As I’m sure I’ve mentioned here before, I love exploring backlists. Right now, for example, I’ve been working my way through all of Betty Ren Wright’s books—everyone knows The Dollhouse Murders, but she wrote DOZENS of other chapter books—and after reading Sue Macy’s Motor Girls for the Amelia Bloomer Project, I’ve been working my way through her older books as well.
Here are a few others I’m planning on reading soon:
Because I loved Isabel Greenberg’s One Hundred Nights of Hero, I’ll be looking for her debut, The Encyclopedia of Early Earth
Like Hero, it’s a graphic novel; like Hero, it deals with the power of storytelling and pulls threads through multiple generations of people. I loved Hero for the art, and I loved it for the way that Greenberg took familiar stories and gave them her own spin—it sounds like she does something similar here. Kirkus was iffy on it, but all of those similarities lead me to suspect that my love for Hero might mean that Early Earth will be a better fit for me than it was for the Kirkus reviewer.
It’s about a girl who is expelled from her private school, so has to attend public school for her senior year. I’m somewhat skittish due to what the Kirkus review had to say about the depiction—and use, in terms of tension-building—of mental illness here, but due to my love of fish-out-of-water narratives and based on the strength of Eliza, I’m going to pick it up and see how it goes.
Seven students, seven voices, seven secrets. I love multi-voiced books, so I’d have read this one ages ago if I’d realized that that was the format here. The Kirkus review cautions that it’s a book that’s more about character than plot, but as that’s not generally an issue for me, I’m in.
Canadian teenager transitions from homeschooling to public high school. I haven’t read these in YEARS, and I suspect that revisiting them is going to be the Best. Thing. Ever. I remember them as funny and smart and thoughtful and all of the things we’ve come to expect from Susan Juby’s books—and two out of the three of them got stars from Kirkus.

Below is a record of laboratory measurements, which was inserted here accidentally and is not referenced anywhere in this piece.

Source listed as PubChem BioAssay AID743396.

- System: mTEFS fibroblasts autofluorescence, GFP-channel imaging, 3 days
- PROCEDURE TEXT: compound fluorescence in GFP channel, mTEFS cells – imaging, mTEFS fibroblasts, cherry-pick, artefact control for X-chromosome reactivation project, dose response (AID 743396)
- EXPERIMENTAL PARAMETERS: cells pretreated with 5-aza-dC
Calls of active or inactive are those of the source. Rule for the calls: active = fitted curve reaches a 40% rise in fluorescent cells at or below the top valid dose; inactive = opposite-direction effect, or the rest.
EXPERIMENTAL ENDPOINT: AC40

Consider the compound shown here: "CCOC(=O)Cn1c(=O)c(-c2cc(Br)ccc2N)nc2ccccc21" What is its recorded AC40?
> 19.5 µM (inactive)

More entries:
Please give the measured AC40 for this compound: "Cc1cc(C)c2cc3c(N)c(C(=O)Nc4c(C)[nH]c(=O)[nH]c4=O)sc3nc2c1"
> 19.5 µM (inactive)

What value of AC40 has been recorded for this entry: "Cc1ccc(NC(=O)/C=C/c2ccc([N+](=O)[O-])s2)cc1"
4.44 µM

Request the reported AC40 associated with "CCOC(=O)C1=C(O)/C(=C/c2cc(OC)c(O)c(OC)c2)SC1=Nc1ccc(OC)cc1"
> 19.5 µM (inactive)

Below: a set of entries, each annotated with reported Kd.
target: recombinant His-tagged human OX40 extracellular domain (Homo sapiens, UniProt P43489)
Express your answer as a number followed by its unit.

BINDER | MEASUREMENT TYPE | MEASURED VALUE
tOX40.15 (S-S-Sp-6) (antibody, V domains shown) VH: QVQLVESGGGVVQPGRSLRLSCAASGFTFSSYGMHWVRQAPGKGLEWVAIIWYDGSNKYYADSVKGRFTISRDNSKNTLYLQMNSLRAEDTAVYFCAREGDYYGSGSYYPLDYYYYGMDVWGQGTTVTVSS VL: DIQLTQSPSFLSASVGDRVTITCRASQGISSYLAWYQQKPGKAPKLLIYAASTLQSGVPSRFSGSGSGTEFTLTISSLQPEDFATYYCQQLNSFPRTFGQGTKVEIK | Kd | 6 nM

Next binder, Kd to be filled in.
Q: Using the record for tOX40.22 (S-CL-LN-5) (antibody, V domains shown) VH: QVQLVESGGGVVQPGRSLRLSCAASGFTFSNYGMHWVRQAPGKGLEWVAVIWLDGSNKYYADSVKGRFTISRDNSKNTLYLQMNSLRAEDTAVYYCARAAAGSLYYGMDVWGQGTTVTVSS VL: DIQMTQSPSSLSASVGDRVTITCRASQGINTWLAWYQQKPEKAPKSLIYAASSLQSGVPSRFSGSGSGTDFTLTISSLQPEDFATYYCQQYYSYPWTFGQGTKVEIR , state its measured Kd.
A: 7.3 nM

Because I loved Catherine Reef’s Florence Nightingale: The Courageous Life of the Legendary Nurse, I’m going to pick up Frida & Diego: Art, Love, Life
After I finished this book, I found it IMPOSSIBLE to carry on any sort of conversation with ANYONE without shoehorning in DID YOU KNOW facts about Florence Nightingale. It’s straight up nonfiction, but Reef makes the people and the time come alive—she’s got a book out later this year about Queen Victoria that I’m TOTALLY EXCITED ABOUT, but as I’m focused on backlist here, the Frida & Diego book is an obvious pick… because FRIDA AND DIEGO.
You? Are there any books you’ve loved so much recently that you’ve been inspired to go back and READ EVERYTHING ELSE? Let me know!
In addition to running a library in rural Maine, Leila Roy blogs at Bookshelves of Doom and The Backlist, is currently serving on the Amelia Bloomer Project committee, is a contributor at Book Riot, hangs out on Twitter a lot—possibly too much—and watches a shocking amount of television. Her cat is a murderer.